Legal Representation For Public Charities
If you’re a fan of John Oliver’s HBO series “Last Week Tonight,” then you’ve heard about his church, Our Lady of Perpetual Exemption, and its haul of fake ( a check for $65 billion, for example) and real donations. OLPE’s impressive fundraising – and its presumed exemption from income taxes – highlights the problems Oliver perceives with the IRS’s rules on tax-exemption for religious organizations. And the IRS may be having enforcement difficulties in this area – according to the Washington Post, the IRS suspended audits on churches from 2009 to 2013, and audited only three churches between 2013 and 2014.
But if you are an officer or director of a non-profit organization, you should not be lulled into thinking that your exemption will be as perpetual as liver’s – you can lose your 501(c)(3) tax-exempt status if you fail to follow the rules regarding private benefit, lobbying and political activity, unrelated business income, annual reporting obligations, and operating in accordance with your organization’s stated exempt purpose.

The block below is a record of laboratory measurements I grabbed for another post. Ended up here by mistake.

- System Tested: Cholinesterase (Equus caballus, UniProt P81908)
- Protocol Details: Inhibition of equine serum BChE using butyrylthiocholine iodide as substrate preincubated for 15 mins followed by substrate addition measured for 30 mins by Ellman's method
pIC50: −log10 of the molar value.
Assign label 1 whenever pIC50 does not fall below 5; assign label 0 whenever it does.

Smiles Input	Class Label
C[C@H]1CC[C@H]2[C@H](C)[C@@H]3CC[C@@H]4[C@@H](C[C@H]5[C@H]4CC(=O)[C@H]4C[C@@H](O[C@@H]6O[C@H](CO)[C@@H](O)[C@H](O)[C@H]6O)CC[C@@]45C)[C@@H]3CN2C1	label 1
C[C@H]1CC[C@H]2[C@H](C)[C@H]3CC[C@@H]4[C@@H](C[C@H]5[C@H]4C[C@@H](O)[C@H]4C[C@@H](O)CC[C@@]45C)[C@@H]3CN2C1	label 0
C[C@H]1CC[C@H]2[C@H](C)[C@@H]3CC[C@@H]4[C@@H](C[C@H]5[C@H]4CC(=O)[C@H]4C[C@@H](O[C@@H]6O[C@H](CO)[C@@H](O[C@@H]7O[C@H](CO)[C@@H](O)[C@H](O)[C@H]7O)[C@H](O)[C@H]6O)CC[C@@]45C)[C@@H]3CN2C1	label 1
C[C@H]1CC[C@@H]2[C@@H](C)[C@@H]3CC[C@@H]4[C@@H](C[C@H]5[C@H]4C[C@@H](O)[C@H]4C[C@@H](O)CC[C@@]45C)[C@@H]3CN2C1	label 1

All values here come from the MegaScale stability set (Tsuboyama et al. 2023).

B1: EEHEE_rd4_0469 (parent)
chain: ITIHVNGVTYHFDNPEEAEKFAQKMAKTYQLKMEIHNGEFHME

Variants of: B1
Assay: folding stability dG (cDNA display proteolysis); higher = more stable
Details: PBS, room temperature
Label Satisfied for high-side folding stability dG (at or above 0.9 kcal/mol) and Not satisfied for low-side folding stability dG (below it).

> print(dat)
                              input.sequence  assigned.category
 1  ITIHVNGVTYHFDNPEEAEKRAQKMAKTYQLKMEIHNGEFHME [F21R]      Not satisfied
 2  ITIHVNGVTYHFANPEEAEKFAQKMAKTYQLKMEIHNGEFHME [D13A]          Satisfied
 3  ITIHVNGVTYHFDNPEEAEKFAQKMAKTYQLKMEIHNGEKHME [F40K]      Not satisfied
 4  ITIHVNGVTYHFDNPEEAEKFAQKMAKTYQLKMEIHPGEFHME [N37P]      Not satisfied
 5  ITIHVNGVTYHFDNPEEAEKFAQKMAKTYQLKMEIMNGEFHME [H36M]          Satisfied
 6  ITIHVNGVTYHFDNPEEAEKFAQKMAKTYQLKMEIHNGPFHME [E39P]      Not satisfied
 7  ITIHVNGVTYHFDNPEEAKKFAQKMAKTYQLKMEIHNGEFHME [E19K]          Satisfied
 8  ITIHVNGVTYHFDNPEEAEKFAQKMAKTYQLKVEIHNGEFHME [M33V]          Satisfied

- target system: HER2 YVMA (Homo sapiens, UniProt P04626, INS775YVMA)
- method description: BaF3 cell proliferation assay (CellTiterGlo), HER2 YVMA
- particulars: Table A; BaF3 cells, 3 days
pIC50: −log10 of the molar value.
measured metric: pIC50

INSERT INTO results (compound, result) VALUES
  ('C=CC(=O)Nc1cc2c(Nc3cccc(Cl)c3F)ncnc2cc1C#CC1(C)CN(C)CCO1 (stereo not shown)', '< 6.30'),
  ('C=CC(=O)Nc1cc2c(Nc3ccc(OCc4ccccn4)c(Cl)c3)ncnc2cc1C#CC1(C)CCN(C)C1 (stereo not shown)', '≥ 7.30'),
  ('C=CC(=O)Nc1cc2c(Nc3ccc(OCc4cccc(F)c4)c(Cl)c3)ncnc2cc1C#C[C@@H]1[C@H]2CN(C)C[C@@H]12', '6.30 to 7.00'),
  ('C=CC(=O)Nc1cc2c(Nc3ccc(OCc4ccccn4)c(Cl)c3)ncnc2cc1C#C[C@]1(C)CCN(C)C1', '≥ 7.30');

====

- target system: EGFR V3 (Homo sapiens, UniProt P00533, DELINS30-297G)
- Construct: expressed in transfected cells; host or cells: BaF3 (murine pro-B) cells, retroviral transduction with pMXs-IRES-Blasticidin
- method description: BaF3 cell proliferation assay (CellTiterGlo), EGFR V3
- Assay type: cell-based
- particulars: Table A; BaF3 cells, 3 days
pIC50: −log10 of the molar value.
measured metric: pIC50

A business-law attorney can help charitable organizations, including religious, social welfare, and veterans’ organizations, along with schools and universities, trade associations, and scientific groups to understand and comply with the laws governing tax-exempt organizations. A business-law attorney can also advise on matters pertaining to the formation of non-profit entities and best practices for non-profit management and governance, or advise when special circumstances arise – such as long-term capital projects, expenditure-responsibility requirements, social investments, and endowments.
And for general information about the process for obtaining and maintaining tax-exemption, you can review IRS Publication 557, Tax-Exempt Status for Your Organization.